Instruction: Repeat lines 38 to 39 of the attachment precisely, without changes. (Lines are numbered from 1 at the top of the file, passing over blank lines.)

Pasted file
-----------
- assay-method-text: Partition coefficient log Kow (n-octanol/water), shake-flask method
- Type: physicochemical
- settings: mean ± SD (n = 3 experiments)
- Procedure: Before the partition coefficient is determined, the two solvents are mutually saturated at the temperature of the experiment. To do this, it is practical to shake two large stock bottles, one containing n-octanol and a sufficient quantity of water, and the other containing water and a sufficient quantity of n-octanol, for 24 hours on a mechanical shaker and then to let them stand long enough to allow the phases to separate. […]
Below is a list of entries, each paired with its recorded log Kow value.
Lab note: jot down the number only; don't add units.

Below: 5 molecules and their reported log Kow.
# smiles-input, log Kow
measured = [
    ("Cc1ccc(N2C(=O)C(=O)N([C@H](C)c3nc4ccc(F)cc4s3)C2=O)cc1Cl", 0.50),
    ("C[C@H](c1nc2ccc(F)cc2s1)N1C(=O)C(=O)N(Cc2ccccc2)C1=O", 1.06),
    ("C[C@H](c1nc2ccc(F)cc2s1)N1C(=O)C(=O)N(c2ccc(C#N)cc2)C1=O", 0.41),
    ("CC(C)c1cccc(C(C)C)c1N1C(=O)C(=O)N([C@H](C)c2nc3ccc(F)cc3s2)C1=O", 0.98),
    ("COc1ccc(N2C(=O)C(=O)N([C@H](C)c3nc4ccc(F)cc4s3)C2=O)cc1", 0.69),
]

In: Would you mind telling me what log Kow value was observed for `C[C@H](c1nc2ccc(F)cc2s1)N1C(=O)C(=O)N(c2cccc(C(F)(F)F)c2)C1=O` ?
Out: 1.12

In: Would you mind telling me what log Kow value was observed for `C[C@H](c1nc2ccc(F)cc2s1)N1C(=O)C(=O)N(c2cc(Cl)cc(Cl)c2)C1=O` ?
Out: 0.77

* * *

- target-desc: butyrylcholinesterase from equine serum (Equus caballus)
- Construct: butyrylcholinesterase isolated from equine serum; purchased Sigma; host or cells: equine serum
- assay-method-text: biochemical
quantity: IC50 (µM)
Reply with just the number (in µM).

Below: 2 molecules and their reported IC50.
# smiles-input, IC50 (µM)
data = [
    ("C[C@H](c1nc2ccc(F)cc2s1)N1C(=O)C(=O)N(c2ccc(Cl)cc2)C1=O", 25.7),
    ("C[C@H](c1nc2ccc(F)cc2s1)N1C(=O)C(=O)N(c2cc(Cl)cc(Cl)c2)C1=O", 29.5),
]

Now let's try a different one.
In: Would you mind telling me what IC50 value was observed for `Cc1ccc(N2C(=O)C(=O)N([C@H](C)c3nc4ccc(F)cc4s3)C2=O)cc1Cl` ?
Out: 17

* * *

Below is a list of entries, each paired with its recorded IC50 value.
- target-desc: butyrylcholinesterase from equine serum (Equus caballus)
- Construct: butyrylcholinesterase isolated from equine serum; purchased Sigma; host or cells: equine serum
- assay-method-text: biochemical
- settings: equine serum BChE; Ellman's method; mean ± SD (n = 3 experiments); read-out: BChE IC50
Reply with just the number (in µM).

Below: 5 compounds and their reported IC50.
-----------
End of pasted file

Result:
- Construct: butyrylcholinesterase isolated from equine serum; purchased Sigma; host or cells: equine serum
- assay-method-text: biochemical